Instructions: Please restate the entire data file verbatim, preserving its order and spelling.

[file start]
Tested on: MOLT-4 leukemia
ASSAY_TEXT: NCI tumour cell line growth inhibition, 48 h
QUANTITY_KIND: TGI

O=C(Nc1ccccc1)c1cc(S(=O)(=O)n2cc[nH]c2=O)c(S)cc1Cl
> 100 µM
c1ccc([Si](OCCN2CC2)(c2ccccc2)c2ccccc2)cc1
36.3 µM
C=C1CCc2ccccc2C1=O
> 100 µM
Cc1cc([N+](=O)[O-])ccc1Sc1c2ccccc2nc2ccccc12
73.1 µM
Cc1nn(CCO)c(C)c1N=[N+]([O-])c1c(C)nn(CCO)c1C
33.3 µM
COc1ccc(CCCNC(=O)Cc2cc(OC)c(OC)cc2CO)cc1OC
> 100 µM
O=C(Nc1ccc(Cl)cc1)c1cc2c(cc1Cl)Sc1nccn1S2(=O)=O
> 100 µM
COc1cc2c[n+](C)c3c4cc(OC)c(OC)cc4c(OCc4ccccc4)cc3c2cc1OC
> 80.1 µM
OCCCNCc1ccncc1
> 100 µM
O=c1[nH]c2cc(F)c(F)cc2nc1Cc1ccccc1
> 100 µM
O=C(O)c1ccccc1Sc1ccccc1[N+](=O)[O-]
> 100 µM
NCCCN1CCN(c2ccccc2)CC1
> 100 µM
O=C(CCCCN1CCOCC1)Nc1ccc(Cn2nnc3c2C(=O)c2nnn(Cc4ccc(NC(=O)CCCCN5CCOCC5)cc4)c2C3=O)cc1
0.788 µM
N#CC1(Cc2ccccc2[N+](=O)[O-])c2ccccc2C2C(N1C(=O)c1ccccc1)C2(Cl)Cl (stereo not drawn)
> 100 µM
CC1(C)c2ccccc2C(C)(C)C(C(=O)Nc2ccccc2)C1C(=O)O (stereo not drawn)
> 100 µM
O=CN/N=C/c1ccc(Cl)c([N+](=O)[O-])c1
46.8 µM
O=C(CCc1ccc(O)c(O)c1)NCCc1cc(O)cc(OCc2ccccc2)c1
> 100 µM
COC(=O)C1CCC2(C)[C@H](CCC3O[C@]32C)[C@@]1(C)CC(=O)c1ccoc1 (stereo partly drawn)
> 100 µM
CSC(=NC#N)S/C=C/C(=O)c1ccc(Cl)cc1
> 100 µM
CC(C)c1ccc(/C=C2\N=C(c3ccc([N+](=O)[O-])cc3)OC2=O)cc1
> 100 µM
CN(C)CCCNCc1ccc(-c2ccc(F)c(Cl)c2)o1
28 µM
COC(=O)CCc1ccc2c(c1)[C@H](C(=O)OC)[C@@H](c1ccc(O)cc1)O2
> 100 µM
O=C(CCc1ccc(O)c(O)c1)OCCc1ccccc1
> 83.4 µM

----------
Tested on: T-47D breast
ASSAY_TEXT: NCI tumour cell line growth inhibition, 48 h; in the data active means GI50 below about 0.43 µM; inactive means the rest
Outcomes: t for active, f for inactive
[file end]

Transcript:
Tested on: MOLT-4 leukemia
ASSAY_TEXT: NCI tumour cell line growth inhibition, 48 h
QUANTITY_KIND: TGI

O=C(Nc1ccccc1)c1cc(S(=O)(=O)n2cc[nH]c2=O)c(S)cc1Cl
> 100 µM
c1ccc([Si](OCCN2CC2)(c2ccccc2)c2ccccc2)cc1
36.3 µM
C=C1CCc2ccccc2C1=O
> 100 µM
Cc1cc([N+](=O)[O-])ccc1Sc1c2ccccc2nc2ccccc12
73.1 µM
Cc1nn(CCO)c(C)c1N=[N+]([O-])c1c(C)nn(CCO)c1C
33.3 µM
COc1ccc(CCCNC(=O)Cc2cc(OC)c(OC)cc2CO)cc1OC
> 100 µM
O=C(Nc1ccc(Cl)cc1)c1cc2c(cc1Cl)Sc1nccn1S2(=O)=O
> 100 µM
COc1cc2c[n+](C)c3c4cc(OC)c(OC)cc4c(OCc4ccccc4)cc3c2cc1OC
> 80.1 µM
OCCCNCc1ccncc1
> 100 µM
O=c1[nH]c2cc(F)c(F)cc2nc1Cc1ccccc1
> 100 µM
O=C(O)c1ccccc1Sc1ccccc1[N+](=O)[O-]
> 100 µM
NCCCN1CCN(c2ccccc2)CC1
> 100 µM
O=C(CCCCN1CCOCC1)Nc1ccc(Cn2nnc3c2C(=O)c2nnn(Cc4ccc(NC(=O)CCCCN5CCOCC5)cc4)c2C3=O)cc1
0.788 µM
N#CC1(Cc2ccccc2[N+](=O)[O-])c2ccccc2C2C(N1C(=O)c1ccccc1)C2(Cl)Cl (stereo not drawn)
> 100 µM
CC1(C)c2ccccc2C(C)(C)C(C(=O)Nc2ccccc2)C1C(=O)O (stereo not drawn)
> 100 µM
O=CN/N=C/c1ccc(Cl)c([N+](=O)[O-])c1
46.8 µM
O=C(CCc1ccc(O)c(O)c1)NCCc1cc(O)cc(OCc2ccccc2)c1
> 100 µM
COC(=O)C1CCC2(C)[C@H](CCC3O[C@]32C)[C@@]1(C)CC(=O)c1ccoc1 (stereo partly drawn)
> 100 µM
CSC(=NC#N)S/C=C/C(=O)c1ccc(Cl)cc1
> 100 µM
CC(C)c1ccc(/C=C2\N=C(c3ccc([N+](=O)[O-])cc3)OC2=O)cc1
> 100 µM
CN(C)CCCNCc1ccc(-c2ccc(F)c(Cl)c2)o1
28 µM
COC(=O)CCc1ccc2c(c1)[C@H](C(=O)OC)[C@@H](c1ccc(O)cc1)O2
> 100 µM
O=C(CCc1ccc(O)c(O)c1)OCCc1ccccc1
> 83.4 µM

----------
Tested on: T-47D breast
ASSAY_TEXT: NCI tumour cell line growth inhibition, 48 h; in the data active means GI50 below about 0.43 µM; inactive means the rest
Outcomes: t for active, f for inactive